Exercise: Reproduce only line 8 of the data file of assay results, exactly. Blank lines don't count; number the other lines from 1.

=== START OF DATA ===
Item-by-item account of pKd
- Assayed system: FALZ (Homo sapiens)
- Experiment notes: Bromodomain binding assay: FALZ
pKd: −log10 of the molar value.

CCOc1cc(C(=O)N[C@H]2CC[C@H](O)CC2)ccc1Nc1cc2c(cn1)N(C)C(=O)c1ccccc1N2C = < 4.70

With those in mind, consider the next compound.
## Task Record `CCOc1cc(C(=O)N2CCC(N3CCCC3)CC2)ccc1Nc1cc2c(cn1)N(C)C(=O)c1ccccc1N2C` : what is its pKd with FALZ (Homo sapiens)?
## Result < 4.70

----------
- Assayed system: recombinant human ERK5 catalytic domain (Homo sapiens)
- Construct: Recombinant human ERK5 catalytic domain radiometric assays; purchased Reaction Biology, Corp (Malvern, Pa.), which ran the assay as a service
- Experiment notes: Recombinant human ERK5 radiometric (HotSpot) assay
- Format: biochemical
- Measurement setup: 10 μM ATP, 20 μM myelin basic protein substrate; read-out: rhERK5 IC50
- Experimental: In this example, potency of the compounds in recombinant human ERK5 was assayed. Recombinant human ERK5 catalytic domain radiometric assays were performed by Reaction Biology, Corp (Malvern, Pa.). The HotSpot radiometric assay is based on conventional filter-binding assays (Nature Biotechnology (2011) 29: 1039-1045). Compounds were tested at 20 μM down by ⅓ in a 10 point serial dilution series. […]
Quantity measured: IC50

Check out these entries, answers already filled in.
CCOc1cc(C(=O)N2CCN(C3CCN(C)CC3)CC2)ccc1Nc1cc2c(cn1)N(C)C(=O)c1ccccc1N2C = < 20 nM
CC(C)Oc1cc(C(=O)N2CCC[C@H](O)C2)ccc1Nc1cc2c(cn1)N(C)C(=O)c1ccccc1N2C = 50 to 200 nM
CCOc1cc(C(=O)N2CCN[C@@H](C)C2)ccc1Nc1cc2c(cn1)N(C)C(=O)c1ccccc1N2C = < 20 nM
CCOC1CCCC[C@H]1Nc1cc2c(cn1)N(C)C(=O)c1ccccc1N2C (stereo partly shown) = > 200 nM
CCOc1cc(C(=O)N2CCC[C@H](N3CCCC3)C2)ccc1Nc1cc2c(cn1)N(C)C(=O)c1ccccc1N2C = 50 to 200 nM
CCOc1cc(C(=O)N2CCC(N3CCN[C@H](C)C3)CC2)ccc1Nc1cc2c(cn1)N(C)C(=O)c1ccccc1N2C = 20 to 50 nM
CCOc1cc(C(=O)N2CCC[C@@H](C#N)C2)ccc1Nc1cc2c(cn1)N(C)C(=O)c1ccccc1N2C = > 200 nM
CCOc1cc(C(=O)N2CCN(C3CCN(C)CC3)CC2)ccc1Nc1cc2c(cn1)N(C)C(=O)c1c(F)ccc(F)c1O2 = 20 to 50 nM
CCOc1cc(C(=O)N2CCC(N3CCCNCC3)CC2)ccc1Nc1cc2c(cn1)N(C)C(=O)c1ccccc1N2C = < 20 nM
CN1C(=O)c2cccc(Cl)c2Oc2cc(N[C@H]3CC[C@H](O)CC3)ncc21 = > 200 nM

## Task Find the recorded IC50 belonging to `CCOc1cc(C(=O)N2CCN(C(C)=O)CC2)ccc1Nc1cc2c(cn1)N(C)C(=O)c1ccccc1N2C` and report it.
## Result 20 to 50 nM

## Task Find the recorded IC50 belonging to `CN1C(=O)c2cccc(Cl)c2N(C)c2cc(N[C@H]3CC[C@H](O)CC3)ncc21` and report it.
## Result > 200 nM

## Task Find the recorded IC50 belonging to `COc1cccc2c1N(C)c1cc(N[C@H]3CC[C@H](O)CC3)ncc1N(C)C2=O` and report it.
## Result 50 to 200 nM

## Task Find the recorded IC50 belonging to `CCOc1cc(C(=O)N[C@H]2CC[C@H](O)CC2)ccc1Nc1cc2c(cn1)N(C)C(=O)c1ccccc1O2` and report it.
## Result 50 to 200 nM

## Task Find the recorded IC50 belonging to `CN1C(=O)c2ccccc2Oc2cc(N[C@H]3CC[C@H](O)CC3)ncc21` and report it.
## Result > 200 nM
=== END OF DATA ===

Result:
## Result < 4.70